With each technological development we’re quick to move the goal posts back. The car has GPS, but what about satellite radio? So the seats have warmers but what about the steering wheel? “Blessed” by a constancy of technological development we’re never satisfied and ever-wondering on the next greatest feature.

And yet perhaps this is less a detriment and more an engine of development. Is our impatience actually a virtue? Necessity, says the English proverb, is the mother of invention but how many of our inventions come directly from our needs? Viagra and artificial sweeteners are just two examples of items found on accident. One’s desires for solution often leads one to another perk for profit.

Often we admonish lack of patience as a sign of being spoiled. Always wanting more or being disappointed smacks quite often as a denial of the benefits at work. The tablet’s running slowly but just months ago its benefits were desires. How quickly we can move from wanting something to receiving it and wanting more. The goal is ever-moving and perhaps will never rest. Impatient as we are one wonders whether virtue hides inside this trait. Veruca wants it all and so do we. Are we better in our wanting? Do desires spur development? Spoiled on and on.

A Paradox of Resources

November 15, 2014 Leave a comment

In The Four Hour Work Week, Tim Ferriss observes a paradox of resources:

It is possible to have too much of a good thing, in excess most endeavors and possessions take on the characteristics of their opposite. Thus, pacifists become militants, freedom fighters become tyrants, blessings become curses, help becomes hindrance, more becomes less. Too much, too many, and too often of what you want becomes what you don’t want. This is true of possessions and even time.

Disregarding its excess of commas, the statement is a powerful idea. To have too much is, it seems, a dangerous condition. Are we vulnerable with too much stuff? Can freedom or happiness somehow transform from treasures to cherish to hazards to avoid? For Ferriss, this is just the message and in reading his quotation note both warning and suggestion: find balance in your life.

In considering this paradox one can develop an extensive list where the idea rings true. All emotions fit the bill and one need only watch thirty minutes of television to see the desperate search for emotional control on display. Too much fat and too much gray; the calamities are endless. One wonders if with each repair appears another hole to patch.

Likewise with our objects which acquired with desire become objects meshed with leash. We link ourselves with cell phones and stress ourselves with an abstract sense of “connection”. One is “up on things” when each headline has been considered and each message sliced with reply. The “Inbox Zero” concept is some desperate need for clarity. Can we clear the air from all this stuff? Does our data run the day?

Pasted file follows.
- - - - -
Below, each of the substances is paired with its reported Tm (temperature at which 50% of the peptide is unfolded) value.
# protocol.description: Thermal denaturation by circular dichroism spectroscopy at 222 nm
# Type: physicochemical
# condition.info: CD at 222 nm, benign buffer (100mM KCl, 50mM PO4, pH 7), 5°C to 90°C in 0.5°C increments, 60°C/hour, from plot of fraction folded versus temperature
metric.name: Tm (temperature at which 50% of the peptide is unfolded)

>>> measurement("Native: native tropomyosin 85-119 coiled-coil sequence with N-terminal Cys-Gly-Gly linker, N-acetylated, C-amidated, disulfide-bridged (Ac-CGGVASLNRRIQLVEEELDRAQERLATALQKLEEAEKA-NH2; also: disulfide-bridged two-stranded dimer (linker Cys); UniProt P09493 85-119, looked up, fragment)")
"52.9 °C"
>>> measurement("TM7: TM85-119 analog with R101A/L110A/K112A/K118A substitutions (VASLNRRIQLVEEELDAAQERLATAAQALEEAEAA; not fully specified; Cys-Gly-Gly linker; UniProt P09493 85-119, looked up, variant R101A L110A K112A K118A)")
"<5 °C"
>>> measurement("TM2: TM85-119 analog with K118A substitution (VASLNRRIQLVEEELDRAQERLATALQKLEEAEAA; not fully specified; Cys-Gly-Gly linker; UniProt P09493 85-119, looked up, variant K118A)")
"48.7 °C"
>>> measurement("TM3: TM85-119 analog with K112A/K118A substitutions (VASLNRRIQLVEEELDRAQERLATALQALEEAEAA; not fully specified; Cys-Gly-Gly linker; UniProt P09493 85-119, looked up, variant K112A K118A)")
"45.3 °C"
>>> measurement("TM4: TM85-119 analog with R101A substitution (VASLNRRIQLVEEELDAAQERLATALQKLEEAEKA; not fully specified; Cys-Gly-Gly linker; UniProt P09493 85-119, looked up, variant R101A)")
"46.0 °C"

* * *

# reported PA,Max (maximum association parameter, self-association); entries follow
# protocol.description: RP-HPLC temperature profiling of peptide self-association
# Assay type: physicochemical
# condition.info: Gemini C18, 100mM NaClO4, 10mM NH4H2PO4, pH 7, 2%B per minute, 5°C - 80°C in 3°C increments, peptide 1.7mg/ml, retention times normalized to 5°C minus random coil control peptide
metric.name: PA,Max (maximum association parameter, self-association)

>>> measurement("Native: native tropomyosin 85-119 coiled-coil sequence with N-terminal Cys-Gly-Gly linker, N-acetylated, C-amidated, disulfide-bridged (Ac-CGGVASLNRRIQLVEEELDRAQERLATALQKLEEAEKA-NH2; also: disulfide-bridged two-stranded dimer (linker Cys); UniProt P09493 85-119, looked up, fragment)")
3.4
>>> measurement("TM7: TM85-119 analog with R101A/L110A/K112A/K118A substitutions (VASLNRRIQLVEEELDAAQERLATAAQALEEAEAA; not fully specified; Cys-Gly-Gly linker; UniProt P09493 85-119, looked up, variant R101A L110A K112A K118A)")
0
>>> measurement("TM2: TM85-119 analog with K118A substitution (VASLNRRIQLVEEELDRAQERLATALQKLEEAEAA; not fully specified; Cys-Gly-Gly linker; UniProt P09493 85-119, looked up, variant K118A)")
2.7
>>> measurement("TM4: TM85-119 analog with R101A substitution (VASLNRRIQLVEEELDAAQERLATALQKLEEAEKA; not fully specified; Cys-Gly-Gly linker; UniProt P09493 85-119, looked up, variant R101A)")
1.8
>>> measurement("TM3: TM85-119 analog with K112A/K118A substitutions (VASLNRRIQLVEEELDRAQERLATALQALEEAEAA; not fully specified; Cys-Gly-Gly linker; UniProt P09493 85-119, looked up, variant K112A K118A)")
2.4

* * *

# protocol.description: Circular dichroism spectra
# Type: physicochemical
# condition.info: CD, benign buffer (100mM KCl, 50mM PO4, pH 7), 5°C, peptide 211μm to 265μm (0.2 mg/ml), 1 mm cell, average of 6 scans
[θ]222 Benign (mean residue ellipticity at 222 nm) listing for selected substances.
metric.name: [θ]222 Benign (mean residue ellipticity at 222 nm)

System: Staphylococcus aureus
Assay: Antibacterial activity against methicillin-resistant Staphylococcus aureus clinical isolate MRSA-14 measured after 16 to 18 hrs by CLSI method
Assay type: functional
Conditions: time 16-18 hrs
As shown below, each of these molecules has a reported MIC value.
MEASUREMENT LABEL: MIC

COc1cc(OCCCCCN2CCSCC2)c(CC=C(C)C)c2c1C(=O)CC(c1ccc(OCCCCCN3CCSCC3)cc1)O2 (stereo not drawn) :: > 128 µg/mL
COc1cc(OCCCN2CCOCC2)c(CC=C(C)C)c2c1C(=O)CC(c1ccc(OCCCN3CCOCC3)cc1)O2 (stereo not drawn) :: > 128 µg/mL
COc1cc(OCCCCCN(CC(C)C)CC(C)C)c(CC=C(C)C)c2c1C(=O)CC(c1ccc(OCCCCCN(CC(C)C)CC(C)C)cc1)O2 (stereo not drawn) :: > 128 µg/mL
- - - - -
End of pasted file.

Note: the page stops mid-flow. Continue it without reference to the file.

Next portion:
One wonders how our data is existence. We are measured in all contexts be it place or time or context. Imagine a dinner party where from market to dessert we are spilling forth our data. From the market where our discount card’s bar code connects our purchase with our demographics to the dinner where some wayward guest posts photos to Facebook. The internet knows where we are…and were…and often where we’re going.

Perils of Purchase

May 22, 2014 Leave a comment

A magical thing happens when we own something. Having made the purchase using our own money we’ve personalized the experience. This is why the computer from the employer is “junk” and why the dinner from a different cook just doesn’t taste the same. When we do it ourselves we place our skin in the game: we personalize the experience or item by connecting to who we are. Our purchases are extensions of who we are: they demonstrate a decision we have made or a preference that reflects who we are. Marketers know we do this and utilize brands as extensions of personality. Are you a Pepsi or a Coke person? Is it Apple or PC, Android or iOS?

Falling victim to the game of branding creates a paradox of experience. Though trying to express our individuality in our purchases we end up subscribing to massively popular brands. We work to select the item that best reflects our personality or that most closely matches our perspectives on life. A certain type of character is connected to brands. Technology companies are particularly skilled at creating cultural connections for its users. Are you an “Apple person”, the ad might seem to suggest. Ultimately our attempts to be unique leave us blandly like the rest. The only way to truly be unique is to build it all ourselves. Program your own operating system and manufacture the hardware in the basement. Work to escape the brands and perhaps you can be unique. Of course this is impossible. Brands are popular because they’re easy to engage with and embrace.